Tax-increment financing (TIF) is a development subsidy program abused all over Missouri, and especially in Saint Louis. See exhibit A: the Boulevard development in Richmond Heights, just east of the Galleria.
The development has been awarded more than $30 million in TIF over the years for the construction of high-end shopping, office, and luxury residential spaces in one of the most economically successful areas in the region. Just read this developer overview, which claims this part of Richmond Heights “forms the metropolitan area’s most successful and dynamic commercial and residential district.” The area hardly looks like the “urban blight” TIF was originally designed to remedy.
But there’s a recent development, beyond the (ahem) questionable use of subsidies in this area, worth touching on.
The most recent phase of the development was originally estimated to cost just shy of $80 million. Back then, developers claimed the project was financially infeasible without TIF and other subsidies. But now the project’s costs are up $20 million and it’s still moving forward. But how can this be? How can a project that was infeasible at $80 million be moving ahead when it is now $100 million?
Here are three theories:
- The magnanimous developers decided they could part with an additional $20 million of their own funds even though they claimed the original cost of their project was too high to burden privately.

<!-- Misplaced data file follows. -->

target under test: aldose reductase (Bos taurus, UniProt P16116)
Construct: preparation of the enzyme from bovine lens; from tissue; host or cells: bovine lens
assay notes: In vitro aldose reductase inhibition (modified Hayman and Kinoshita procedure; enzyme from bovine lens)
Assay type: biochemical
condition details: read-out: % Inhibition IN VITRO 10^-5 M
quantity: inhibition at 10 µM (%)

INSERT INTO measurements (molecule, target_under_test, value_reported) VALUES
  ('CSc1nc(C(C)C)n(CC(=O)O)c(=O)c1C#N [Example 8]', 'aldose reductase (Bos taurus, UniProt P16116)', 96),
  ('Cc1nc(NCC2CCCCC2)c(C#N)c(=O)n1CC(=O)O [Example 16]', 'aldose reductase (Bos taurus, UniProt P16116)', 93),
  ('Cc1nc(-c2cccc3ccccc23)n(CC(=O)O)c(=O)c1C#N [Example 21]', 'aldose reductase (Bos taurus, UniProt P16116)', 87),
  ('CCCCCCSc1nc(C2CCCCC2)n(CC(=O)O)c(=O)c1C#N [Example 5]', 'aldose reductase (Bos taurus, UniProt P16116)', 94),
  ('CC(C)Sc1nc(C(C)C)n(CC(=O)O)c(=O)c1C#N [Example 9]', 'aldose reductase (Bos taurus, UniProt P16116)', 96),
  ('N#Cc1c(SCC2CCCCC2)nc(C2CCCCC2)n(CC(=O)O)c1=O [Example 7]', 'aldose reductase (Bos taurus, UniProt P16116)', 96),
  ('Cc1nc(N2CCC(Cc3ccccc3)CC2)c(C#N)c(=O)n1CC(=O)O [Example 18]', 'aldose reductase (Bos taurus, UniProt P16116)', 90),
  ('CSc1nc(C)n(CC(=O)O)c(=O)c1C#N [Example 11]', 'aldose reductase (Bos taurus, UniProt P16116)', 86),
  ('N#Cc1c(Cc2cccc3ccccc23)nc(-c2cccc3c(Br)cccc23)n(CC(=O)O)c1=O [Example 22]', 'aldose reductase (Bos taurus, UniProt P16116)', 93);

- The initial request for public assistance was far more than was actually required to move ahead, and so, the $20 million setback can be easily absorbed. (Though I doubt any public assistance could be considered reasonable for this project.)
- The developers were going to build their project with or without public assistance, but helped themselves to taxpayer cash because it was being offered.
This list may not be exhaustive; there may be other ways to explain the project going ahead. Nevertheless, if I were a betting man, I’d put my money on #2 or #3. Why? Because much of the academic research on TIF suggests developments will happen regardless of whether or not subsidies are awarded. The Boulevard development is consistent with this theory, and suggests that perhaps taxpayer handouts aren’t as essential to economic growth as many public officials seem to think they are.